As we near Election Day, employers are again faced with the thorny challenges posed by political expression at work. When adopting policies to address political speech in the workplace, employers must be mindful of a veritable minefield of legal issues.
To start, the issue that arises most frequently, the First Amendment, does not apply to private employers. However, many states have adopted laws that protect employees against discipline for engaging in certain lawful off-duty conduct. For example, South Carolina prohibits employers from terminating the employment of a worker “because of political opinions or the exercise of political rights and privileges” guaranteed by the state or federal constitution. Courts have narrowly applied this particular law in the past and held it does not apply to certain speech that employees have argued is political, such as the display of the Confederate flag in the workplace.
In addition, the National Labor Relations Act protects the rights of employees to engage in “concerted activities” for purposes of mutual aid and protection. If political speech relates to working conditions, even tangentially, then employers should stop to consider the NLRA before taking adverse action. For example, if an employee tells her co-workers that a particular political candidate would support changing the company’s safety policies, then such statements could arguably constitute “concerted activities.”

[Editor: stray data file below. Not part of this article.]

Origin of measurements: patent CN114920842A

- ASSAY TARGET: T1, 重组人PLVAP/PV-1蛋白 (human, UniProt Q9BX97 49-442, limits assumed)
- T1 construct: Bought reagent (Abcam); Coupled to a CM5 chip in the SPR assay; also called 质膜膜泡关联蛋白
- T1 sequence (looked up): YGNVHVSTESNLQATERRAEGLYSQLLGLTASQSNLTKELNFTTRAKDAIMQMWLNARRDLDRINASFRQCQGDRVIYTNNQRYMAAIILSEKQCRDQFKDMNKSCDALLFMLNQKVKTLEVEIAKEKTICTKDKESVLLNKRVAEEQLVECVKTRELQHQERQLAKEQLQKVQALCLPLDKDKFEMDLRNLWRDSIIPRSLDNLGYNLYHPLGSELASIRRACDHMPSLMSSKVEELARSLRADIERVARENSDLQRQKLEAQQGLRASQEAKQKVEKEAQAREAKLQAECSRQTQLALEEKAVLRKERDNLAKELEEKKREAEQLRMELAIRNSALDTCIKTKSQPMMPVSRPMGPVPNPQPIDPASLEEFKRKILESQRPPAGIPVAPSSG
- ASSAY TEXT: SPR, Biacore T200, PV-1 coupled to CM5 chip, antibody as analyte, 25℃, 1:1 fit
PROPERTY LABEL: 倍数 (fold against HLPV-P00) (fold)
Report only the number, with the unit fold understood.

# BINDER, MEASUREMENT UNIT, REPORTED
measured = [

Finally, employers should be cognizant of protections against discrimination and retaliation when deciding how to address political speech in the workplace. Anti-discrimination laws such as Title VII do not directly prohibit employers from regulating political speech in the workplace. However, taking adverse action against employees based on what is arguably political speech is likely to increase the chance that those employees claim to be victims of discrimination or retaliation.